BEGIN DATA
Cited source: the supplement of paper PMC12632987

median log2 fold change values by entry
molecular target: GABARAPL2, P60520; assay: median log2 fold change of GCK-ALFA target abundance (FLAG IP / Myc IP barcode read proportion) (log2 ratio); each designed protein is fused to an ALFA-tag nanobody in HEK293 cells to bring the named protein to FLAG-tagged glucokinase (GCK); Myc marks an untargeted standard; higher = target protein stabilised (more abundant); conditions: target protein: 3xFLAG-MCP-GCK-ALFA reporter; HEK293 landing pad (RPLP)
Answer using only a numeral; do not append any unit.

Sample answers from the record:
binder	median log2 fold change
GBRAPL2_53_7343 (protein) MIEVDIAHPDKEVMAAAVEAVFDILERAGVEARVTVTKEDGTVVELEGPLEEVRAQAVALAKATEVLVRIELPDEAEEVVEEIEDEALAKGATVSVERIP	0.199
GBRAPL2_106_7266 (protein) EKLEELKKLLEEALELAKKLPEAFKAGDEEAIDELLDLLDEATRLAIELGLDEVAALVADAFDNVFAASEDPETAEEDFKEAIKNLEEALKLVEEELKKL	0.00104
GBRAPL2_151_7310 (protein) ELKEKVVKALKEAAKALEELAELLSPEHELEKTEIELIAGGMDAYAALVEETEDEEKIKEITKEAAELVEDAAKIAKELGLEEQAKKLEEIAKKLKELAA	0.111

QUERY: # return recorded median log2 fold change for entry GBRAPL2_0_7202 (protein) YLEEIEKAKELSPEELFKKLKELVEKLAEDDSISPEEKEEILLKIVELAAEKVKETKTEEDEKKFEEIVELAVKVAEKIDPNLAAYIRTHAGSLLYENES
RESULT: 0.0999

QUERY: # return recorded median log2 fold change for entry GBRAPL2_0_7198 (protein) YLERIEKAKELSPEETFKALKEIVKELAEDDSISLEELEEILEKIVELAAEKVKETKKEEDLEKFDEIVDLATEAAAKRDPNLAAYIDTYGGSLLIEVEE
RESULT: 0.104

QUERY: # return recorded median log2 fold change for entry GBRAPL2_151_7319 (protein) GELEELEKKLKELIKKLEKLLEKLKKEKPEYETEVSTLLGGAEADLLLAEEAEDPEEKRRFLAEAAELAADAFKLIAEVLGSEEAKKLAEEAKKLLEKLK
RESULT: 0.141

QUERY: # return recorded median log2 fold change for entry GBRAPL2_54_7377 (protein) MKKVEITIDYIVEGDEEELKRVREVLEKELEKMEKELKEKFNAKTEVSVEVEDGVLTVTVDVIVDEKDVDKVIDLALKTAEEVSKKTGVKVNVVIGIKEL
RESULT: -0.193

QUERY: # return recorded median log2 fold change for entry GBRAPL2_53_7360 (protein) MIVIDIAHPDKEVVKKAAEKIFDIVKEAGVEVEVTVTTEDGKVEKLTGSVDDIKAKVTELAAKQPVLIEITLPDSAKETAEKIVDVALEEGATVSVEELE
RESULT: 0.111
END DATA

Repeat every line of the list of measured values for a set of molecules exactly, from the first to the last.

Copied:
Cited source: the supplement of paper PMC12632987

median log2 fold change values by entry
molecular target: GABARAPL2, P60520; assay: median log2 fold change of GCK-ALFA target abundance (FLAG IP / Myc IP barcode read proportion) (log2 ratio); each designed protein is fused to an ALFA-tag nanobody in HEK293 cells to bring the named protein to FLAG-tagged glucokinase (GCK); Myc marks an untargeted standard; higher = target protein stabilised (more abundant); conditions: target protein: 3xFLAG-MCP-GCK-ALFA reporter; HEK293 landing pad (RPLP)
Answer using only a numeral; do not append any unit.

Sample answers from the record:
binder	median log2 fold change
GBRAPL2_53_7343 (protein) MIEVDIAHPDKEVMAAAVEAVFDILERAGVEARVTVTKEDGTVVELEGPLEEVRAQAVALAKATEVLVRIELPDEAEEVVEEIEDEALAKGATVSVERIP	0.199
GBRAPL2_106_7266 (protein) EKLEELKKLLEEALELAKKLPEAFKAGDEEAIDELLDLLDEATRLAIELGLDEVAALVADAFDNVFAASEDPETAEEDFKEAIKNLEEALKLVEEELKKL	0.00104
GBRAPL2_151_7310 (protein) ELKEKVVKALKEAAKALEELAELLSPEHELEKTEIELIAGGMDAYAALVEETEDEEKIKEITKEAAELVEDAAKIAKELGLEEQAKKLEEIAKKLKELAA	0.111

QUERY: # return recorded median log2 fold change for entry GBRAPL2_0_7202 (protein) YLEEIEKAKELSPEELFKKLKELVEKLAEDDSISPEEKEEILLKIVELAAEKVKETKTEEDEKKFEEIVELAVKVAEKIDPNLAAYIRTHAGSLLYENES
RESULT: 0.0999

QUERY: # return recorded median log2 fold change for entry GBRAPL2_0_7198 (protein) YLERIEKAKELSPEETFKALKEIVKELAEDDSISLEELEEILEKIVELAAEKVKETKKEEDLEKFDEIVDLATEAAAKRDPNLAAYIDTYGGSLLIEVEE
RESULT: 0.104

QUERY: # return recorded median log2 fold change for entry GBRAPL2_151_7319 (protein) GELEELEKKLKELIKKLEKLLEKLKKEKPEYETEVSTLLGGAEADLLLAEEAEDPEEKRRFLAEAAELAADAFKLIAEVLGSEEAKKLAEEAKKLLEKLK
RESULT: 0.141

QUERY: # return recorded median log2 fold change for entry GBRAPL2_54_7377 (protein) MKKVEITIDYIVEGDEEELKRVREVLEKELEKMEKELKEKFNAKTEVSVEVEDGVLTVTVDVIVDEKDVDKVIDLALKTAEEVSKKTGVKVNVVIGIKEL
RESULT: -0.193

QUERY: # return recorded median log2 fold change for entry GBRAPL2_53_7360 (protein) MIVIDIAHPDKEVVKKAAEKIFDIVKEAGVEVEVTVTTEDGKVEKLTGSVDDIKAKVTELAAKQPVLIEITLPDSAKETAEKIVDVALEEGATVSVEELE
RESULT: 0.111